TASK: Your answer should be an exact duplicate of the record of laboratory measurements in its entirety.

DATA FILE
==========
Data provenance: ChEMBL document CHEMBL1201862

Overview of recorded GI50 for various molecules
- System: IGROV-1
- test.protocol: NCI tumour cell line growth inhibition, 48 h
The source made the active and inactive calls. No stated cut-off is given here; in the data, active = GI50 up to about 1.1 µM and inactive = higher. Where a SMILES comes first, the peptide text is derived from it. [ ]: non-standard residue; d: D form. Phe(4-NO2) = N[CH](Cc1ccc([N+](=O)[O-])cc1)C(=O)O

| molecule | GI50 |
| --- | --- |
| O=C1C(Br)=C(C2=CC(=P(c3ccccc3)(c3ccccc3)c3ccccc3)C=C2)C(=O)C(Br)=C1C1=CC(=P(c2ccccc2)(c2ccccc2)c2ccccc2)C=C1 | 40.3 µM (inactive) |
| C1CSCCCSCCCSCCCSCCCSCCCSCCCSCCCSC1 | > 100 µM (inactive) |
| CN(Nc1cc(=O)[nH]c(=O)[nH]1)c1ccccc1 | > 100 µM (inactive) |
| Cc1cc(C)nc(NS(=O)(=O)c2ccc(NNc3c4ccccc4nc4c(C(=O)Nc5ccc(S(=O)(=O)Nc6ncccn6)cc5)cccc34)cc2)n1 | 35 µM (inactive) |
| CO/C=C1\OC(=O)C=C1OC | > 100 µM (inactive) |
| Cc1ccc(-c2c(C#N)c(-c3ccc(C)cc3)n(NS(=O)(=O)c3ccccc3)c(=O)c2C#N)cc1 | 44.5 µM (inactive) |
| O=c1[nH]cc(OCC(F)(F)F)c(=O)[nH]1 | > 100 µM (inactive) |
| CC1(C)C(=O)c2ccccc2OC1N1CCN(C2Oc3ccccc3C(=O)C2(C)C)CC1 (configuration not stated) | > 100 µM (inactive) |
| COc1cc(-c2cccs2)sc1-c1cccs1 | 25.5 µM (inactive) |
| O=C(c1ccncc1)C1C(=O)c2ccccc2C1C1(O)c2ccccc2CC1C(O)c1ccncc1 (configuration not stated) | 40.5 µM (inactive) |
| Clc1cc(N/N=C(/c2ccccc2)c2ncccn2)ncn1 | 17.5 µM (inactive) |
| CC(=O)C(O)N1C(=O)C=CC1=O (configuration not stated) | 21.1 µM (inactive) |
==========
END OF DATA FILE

Data provenance: ChEMBL document CHEMBL1201862

Overview of recorded GI50 for various molecules
- System: IGROV-1
- test.protocol: NCI tumour cell line growth inhibition, 48 h
The source made the active and inactive calls. No stated cut-off is given here; in the data, active = GI50 up to about 1.1 µM and inactive = higher. Where a SMILES comes first, the peptide text is derived from it. [ ]: non-standard residue; d: D form. Phe(4-NO2) = N[CH](Cc1ccc([N+](=O)[O-])cc1)C(=O)O

| molecule | GI50 |
| --- | --- |
| O=C1C(Br)=C(C2=CC(=P(c3ccccc3)(c3ccccc3)c3ccccc3)C=C2)C(=O)C(Br)=C1C1=CC(=P(c2ccccc2)(c2ccccc2)c2ccccc2)C=C1 | 40.3 µM (inactive) |
| C1CSCCCSCCCSCCCSCCCSCCCSCCCSCCCSC1 | > 100 µM (inactive) |
| CN(Nc1cc(=O)[nH]c(=O)[nH]1)c1ccccc1 | > 100 µM (inactive) |
| Cc1cc(C)nc(NS(=O)(=O)c2ccc(NNc3c4ccccc4nc4c(C(=O)Nc5ccc(S(=O)(=O)Nc6ncccn6)cc5)cccc34)cc2)n1 | 35 µM (inactive) |
| CO/C=C1\OC(=O)C=C1OC | > 100 µM (inactive) |
| Cc1ccc(-c2c(C#N)c(-c3ccc(C)cc3)n(NS(=O)(=O)c3ccccc3)c(=O)c2C#N)cc1 | 44.5 µM (inactive) |
| O=c1[nH]cc(OCC(F)(F)F)c(=O)[nH]1 | > 100 µM (inactive) |
| CC1(C)C(=O)c2ccccc2OC1N1CCN(C2Oc3ccccc3C(=O)C2(C)C)CC1 (configuration not stated) | > 100 µM (inactive) |
| COc1cc(-c2cccs2)sc1-c1cccs1 | 25.5 µM (inactive) |
| O=C(c1ccncc1)C1C(=O)c2ccccc2C1C1(O)c2ccccc2CC1C(O)c1ccncc1 (configuration not stated) | 40.5 µM (inactive) |
| Clc1cc(N/N=C(/c2ccccc2)c2ncccn2)ncn1 | 17.5 µM (inactive) |
| CC(=O)C(O)N1C(=O)C=CC1=O (configuration not stated) | 21.1 µM (inactive) |